April 20, 2010

Softball Takes Three of Four in Series at Penn

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It was yet another successful weekend for the women of Cornell softball — except for one small mishap. In Friday’s doubleheader at Penn, the Red dominated with a 5-4 win in game one and a lopsided 13-5 victory in the second game. However, on Saturday Cornell  (24-11, 10-2 Ivy) could only manage to win the first game by a final score of 6-0. The Quakers (13-18, 7-5) then returned in the second game with a renewed vigor, and stole the victory from the Red, 9-6. Despite the loss, the team is still looking back on the weekend with positivity. And the players aren’t the only ones who have reason to be happy — head coach Dick Blood earned his 500th win this weekend, making him the second-most winning coach in Cornell history. However, Blood emphasized that his current focus is directed toward the team’s success.“It was great to get [the 500th win], but right now our first goal is to win the Ivy League Southern Division,” he said. Coach Blood could not have earned his spot in the record books without his team’s hard work and talent. This weekend, the Red players came through on the offensive and defensive ends, with their efforts culminating in three solid wins.“This weekend we … had a lot of heart,” said senior third baseman Elise Menaker. “It was physically and emotionally draining but we proved that we can come from behind to win.”In game one on Friday, the Quakers immediately scored 3 runs in the first inning, but Cornell rallied in the fifth and sixth innings, with a home run from freshman right fielder Kristen Towne and a two-run homer from Menaker. In the seventh inning, sophomore catcher Erica Gaeta had a two-run pinch-hit single, solidifying the win for the Red. Game two saw the Red earn 16 hits — six of which were doubles. Menaker had an especially strong game, with a home run in the second inning, a two-run double in the seventh, and a total of seven RBIs. In addition, senior shortstop Alyson Intihar was four out of four at the plate, scoring four runs in all. The next day started out equally well for the Red, as the Quakers were held scoreless for the entire game. Junior pitcher Elizabeth Dalrymple led the Red on the mound with a dominating effort, throwing her first career complete game no-hitter. By the end, she had racked up eight strikeouts and allowed a mere two walks, giving her a near perfect game. Cornell also demonstrated powerful offense, with five runs in the first inning and a homer from sophomore Erin Keene in the sixth. Game two, however, was a different story. Penn scored three runs in the first inning, and although Cornell was able to tie the game by the end of the third, the Quakers then scored six runs to put them up, 9-3.  The Red nearly made a comeback with three more runs scored in the seventh inning, but the game ended before Cornell could close the gap.  “We got ourselves into a pretty big hole with a couple of mishandled chances on defense,” Blood said. “We just weren’t able to climb out of it.”Although the last game was not a victory, Cornell is still quite satisfied with the weekend’s results. “We actually had a very good weekend,” Menaker said. “We were put in a lot of tough situations … we had to get the job done, and we did.”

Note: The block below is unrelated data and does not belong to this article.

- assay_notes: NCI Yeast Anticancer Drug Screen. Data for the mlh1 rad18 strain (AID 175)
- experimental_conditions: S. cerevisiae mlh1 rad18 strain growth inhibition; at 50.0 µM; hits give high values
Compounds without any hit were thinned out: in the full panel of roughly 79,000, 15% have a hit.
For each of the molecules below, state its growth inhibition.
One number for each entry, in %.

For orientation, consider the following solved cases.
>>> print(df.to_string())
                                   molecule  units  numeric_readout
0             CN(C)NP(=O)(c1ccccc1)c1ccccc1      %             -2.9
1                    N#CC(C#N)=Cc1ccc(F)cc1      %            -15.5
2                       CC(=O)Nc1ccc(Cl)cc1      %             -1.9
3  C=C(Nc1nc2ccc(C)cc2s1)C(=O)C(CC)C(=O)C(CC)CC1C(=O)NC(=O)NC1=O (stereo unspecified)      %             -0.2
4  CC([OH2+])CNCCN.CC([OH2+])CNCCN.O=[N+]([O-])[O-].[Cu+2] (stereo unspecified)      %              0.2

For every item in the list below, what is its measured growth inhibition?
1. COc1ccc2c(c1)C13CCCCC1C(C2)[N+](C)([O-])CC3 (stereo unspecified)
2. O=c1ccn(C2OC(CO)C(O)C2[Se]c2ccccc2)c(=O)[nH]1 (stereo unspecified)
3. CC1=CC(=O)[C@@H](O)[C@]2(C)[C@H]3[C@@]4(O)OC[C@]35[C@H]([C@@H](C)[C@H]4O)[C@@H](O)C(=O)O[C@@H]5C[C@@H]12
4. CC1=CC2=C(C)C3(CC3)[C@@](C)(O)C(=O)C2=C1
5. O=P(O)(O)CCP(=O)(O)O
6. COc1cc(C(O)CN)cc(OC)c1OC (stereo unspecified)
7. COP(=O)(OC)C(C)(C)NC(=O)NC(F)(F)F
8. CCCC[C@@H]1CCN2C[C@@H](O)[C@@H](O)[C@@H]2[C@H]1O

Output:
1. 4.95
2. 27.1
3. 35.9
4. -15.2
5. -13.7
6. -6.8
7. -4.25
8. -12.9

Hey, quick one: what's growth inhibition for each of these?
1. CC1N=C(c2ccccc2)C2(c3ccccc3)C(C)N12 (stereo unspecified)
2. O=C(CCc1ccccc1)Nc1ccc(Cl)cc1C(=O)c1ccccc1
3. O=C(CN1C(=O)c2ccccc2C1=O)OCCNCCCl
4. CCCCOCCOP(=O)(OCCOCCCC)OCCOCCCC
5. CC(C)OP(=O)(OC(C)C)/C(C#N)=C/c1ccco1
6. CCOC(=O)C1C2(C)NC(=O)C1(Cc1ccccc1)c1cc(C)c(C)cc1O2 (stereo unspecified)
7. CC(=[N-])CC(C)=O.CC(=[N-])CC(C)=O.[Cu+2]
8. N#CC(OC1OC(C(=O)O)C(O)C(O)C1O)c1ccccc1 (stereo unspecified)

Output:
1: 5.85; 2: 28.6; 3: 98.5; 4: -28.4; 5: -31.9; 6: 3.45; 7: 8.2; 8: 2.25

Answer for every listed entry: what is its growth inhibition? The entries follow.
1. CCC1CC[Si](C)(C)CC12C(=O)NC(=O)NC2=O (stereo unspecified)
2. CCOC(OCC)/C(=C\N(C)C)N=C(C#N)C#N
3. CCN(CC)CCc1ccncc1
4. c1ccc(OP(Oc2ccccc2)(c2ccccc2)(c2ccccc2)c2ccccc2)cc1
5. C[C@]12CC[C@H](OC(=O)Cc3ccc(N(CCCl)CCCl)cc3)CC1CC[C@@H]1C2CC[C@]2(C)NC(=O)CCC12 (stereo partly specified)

Original Author: Hannah Fillas